Perata's first job was delivering milk for his father's Alameda dairy business while he attended St. Joseph High School. He married young, wedding Rosemary Reilly in 1965 when he was twenty. He graduated the next year from Saint Mary's College in Moraga, where he met Timothy Staples, who would remain a longtime friend and business colleague, and is also now entwined in the current federal corruption investigation.

Perata was bitten early by the political bug and got his first taste of government work in 1966, volunteering for Democratic Assemblyman Robert Crown. Twenty years and two campaign losses later, Perata had a reputation for being a smart strategist who had yet to win at the ballot box. He changed all that when he ran for the county Board of Supervisors in 1986. As with his assembly bid eight years earlier, Perata was the white candidate vying for what was considered to be a black seat. His opponent was Sandre Swanson, an African American who worked for Congressman Ronald Dellums and had the backing of East Bay progressives.

But Perata took what he had learned from the Bermans, mixed in some old-fashioned door-to-door politics, and came up with a winning formula. Among the tricks he pulled from his bag was turning an ordinary household item -- a potholder -- into a campaign tool, a gimmick he employs to this day. He had 35,000 potholders printed with his name on them and mailed them to voters. Then he walked precinct after precinct in East Oakland, knocking on doors and simply outhustling his opposition. He dominated Alameda, just as he had done against Harris in 1978. But this time he captured nearly half the vote in East Oakland.

"He worked real, real hard," said Mary King, who served with Perata on the board and met him while working on Lockyer's staff. "He wouldn't even go for a drink. It was just a driving force with him to do all things political."

The man whose political hero was President John F. Kennedy was still something of an idealist. Once in office, he put the hardscrabble issues facing residents of East Oakland at the forefront of his political agenda. Gang killings were rampant, and the crack epidemic was spiraling out of control. So Perata formed an infant-mortality task force that looked into the issue of crack babies, fought tobacco and liquor ads near schools, and launched a support program for grandparents who were forced to raise their children's children.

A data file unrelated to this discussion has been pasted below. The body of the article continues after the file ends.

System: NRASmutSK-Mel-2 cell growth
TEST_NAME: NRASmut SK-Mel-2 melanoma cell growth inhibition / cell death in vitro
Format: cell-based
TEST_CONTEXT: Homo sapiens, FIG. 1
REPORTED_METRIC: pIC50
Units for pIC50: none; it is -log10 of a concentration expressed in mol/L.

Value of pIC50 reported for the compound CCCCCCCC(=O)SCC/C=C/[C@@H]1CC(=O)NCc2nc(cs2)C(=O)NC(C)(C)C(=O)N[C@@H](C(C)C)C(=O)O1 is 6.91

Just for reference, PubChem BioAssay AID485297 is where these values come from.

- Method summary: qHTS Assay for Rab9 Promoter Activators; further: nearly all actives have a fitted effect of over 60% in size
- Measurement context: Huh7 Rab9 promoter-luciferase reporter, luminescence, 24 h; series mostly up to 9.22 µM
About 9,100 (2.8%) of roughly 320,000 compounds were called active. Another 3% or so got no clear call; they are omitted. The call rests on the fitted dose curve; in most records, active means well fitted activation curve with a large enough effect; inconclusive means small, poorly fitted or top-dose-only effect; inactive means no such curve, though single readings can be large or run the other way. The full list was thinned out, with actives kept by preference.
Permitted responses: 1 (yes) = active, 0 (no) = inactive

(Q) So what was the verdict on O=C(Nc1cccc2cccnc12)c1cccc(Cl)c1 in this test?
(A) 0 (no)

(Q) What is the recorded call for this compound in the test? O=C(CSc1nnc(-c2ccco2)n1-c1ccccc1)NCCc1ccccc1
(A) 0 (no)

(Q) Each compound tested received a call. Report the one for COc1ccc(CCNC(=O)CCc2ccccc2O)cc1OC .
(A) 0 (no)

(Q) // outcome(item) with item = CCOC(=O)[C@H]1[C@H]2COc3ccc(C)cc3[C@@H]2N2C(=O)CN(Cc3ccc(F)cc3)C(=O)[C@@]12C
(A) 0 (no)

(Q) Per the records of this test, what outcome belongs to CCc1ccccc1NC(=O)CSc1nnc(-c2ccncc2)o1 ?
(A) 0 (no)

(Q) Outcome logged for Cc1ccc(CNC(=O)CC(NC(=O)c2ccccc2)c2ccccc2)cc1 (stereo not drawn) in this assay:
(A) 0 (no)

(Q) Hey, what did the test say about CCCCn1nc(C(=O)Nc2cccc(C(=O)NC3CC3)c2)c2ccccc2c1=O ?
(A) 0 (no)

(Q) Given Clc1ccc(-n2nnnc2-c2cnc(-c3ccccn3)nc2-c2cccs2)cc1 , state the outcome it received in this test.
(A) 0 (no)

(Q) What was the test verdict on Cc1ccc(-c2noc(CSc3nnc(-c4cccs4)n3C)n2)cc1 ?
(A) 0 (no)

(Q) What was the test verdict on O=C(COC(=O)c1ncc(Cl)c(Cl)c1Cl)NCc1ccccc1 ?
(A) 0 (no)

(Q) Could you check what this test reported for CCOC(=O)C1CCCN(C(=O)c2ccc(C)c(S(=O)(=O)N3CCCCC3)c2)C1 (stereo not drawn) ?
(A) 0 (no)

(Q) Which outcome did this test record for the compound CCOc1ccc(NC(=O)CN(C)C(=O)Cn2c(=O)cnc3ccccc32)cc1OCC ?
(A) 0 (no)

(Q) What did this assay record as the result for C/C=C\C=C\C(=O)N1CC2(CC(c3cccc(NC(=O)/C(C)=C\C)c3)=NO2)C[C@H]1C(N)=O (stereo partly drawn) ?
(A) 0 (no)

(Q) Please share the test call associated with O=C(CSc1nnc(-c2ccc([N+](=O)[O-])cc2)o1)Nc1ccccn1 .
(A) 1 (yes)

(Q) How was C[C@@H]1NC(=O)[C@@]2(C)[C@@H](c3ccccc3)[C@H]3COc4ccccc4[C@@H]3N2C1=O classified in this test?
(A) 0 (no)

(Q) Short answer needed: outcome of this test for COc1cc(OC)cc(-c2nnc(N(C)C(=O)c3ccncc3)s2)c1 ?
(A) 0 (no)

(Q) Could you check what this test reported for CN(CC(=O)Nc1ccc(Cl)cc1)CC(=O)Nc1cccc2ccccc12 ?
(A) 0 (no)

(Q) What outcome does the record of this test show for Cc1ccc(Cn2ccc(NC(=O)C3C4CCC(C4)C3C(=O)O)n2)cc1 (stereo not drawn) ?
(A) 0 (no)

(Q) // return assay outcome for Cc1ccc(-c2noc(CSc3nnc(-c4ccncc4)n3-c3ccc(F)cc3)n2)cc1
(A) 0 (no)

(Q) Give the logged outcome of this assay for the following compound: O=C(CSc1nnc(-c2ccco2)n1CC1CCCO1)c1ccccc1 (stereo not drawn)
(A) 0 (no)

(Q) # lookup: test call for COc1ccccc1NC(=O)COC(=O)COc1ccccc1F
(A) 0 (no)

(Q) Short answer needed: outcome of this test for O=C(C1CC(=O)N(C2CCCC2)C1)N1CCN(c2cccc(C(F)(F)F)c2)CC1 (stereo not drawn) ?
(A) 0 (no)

"The unique thing about Don is he will throw out ten ideas, knowing only one will probably catch on, but he supports all ten with equal energy," said current boardmember Gail Steele.

No issue received more of Perata's attention than gun control. He held hearings, targeted gun-store owners, and finally convinced David Roberti, then senate president, to sponsor a bill banning assault weapons. A 1989 massacre in a Stockton schoolyard spurred the legislation, and California became the first state to enact an assault weapons ban.

Battling the gun lobby vaulted Perata onto the nightly news. He quickly developed a flair for delivering the perfect quote on a wide range of hot-button issues. "He had this gift for getting the media around him," King said. "He'd be working on something, and then all of the sudden, there would be this press conference."


But despite his efforts on behalf of East Oakland, Perata was evolving into a political pragmatist. One of the experiences that forged his realpolitik was a 1991 battle in which King and other black leaders argued that his and her districts should be redrawn so that King could represent part of East Oakland. At the time, King's district was mostly white Castro Valley and San Leandro. Perata felt betrayed, and complained that he was a victim of racial politics. But he lost.